Forum: Ruby Adventures in Optimization.. When a Ruby primitive is the Hog.

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John C. (Guest)
on 2008-12-02 02:10
(Received via mailing list)
So you've run your code with -rprofile or require 'profile'

And the answer was IO.each_line

Which is a bit like saying the answer to the Question of Life, the
Universe and Everything is "42".

a) You've used IO.each_line in many places.
b) There is nothing you can do to speed it up.

Enter Carter's Canny Primitive Profiler..


   CUNNING_MIN_CARE = 1 # Only care about stack frames that have been
                          # at least CUNNING_MIN_CARE times
   CUNNING_DEPTH    = 2   # Profile base on CUNNING_DEPTH number of
                          # stack frames of this calls that that
calls... that
                          # calls Array.each
                          # Make it -1 if you want the lot.

      $f.keys.find_all{|k| $f[k] >= CUNNING_MIN_CARE}.sort_by{|k|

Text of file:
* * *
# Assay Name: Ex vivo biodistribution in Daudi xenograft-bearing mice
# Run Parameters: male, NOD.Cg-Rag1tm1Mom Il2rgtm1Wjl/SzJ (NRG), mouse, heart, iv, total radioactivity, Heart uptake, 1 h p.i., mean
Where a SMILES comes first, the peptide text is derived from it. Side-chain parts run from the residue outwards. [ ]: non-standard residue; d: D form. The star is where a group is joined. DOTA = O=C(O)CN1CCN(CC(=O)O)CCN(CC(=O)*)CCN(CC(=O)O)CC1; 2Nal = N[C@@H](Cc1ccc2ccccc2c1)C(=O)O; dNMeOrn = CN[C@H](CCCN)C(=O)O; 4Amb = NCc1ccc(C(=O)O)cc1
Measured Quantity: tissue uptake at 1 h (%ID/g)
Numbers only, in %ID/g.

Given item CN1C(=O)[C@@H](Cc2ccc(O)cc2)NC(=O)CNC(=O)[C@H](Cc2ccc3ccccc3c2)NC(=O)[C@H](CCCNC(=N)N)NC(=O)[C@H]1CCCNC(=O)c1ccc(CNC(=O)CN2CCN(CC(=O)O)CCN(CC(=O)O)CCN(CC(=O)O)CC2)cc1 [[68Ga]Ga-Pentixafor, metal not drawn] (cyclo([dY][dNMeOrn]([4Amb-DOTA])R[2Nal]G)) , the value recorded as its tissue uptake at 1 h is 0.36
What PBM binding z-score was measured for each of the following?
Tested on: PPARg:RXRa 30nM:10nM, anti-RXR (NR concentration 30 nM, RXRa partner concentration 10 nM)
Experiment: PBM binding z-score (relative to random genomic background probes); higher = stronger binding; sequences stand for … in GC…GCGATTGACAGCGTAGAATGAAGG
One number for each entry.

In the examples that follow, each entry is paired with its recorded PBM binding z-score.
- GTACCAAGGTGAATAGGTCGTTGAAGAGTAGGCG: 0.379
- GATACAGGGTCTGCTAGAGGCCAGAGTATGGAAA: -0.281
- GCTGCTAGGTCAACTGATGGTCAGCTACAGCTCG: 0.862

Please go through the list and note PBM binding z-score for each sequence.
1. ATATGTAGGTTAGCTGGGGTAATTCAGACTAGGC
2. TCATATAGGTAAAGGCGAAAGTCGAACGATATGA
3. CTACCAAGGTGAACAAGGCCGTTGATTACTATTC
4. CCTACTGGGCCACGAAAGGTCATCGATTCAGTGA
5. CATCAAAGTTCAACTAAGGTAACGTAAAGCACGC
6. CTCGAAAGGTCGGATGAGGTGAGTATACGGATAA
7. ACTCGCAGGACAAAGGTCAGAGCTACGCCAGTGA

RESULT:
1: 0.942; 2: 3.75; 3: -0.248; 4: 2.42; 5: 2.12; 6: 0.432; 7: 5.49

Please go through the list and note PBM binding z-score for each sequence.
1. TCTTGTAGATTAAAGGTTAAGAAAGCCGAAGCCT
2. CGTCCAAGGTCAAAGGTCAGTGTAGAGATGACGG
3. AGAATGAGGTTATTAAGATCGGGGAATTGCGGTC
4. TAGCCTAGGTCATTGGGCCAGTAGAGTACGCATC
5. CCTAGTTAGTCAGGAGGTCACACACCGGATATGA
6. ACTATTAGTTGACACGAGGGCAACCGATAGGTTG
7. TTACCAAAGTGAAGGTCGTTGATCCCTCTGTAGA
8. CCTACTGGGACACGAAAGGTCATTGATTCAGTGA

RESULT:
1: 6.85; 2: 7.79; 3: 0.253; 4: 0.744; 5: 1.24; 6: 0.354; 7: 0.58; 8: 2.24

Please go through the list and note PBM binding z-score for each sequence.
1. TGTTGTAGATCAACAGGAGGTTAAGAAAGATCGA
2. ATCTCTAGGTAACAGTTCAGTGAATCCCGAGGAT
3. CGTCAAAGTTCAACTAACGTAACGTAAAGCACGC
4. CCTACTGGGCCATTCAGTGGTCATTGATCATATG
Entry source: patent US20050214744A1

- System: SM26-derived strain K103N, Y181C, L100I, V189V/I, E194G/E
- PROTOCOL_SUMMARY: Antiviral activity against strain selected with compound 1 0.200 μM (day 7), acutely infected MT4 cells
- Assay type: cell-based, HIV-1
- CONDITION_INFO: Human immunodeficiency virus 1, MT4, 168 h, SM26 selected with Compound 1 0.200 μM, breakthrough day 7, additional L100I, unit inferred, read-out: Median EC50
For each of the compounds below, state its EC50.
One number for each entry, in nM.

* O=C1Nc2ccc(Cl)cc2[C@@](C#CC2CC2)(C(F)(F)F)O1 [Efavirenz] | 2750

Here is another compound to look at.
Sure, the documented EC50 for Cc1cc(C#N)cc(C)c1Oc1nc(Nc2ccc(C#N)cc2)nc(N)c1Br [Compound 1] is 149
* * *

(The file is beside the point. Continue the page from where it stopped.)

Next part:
puts "\n\n#{k} >>>#{$f[k]}<<<"

class IO
    alias_method :orig_each_line, :each_line
    def each_line(&block)
       orig_each_line do |l|

          i+= 1
       $f[caller(1)[0..CUNNING_DEPTH].join("\n")] += i

On exit you can _see_ which invocation of each_line via which path was
the busiest!

Of course, sometimes we don't actually care about CPU time. The by
several orders of magnitude, the slowest operation in a modern PC is
pulling stuff of the disk.

So how about this variation on the Theme...
class IO
    alias_method :orig_read, :read
    def read(*arg)
       start =
       $f[caller(1)[0..CUNNING_DEPTH].join("\n")] += - start

I love Ruby :-)

John C.                             Phone : (64)(3) 358 6639
Tait Electronics                        Fax   : (64)(3) 359 4632
PO Box 1645 Christchurch                Email : 
New Zealand
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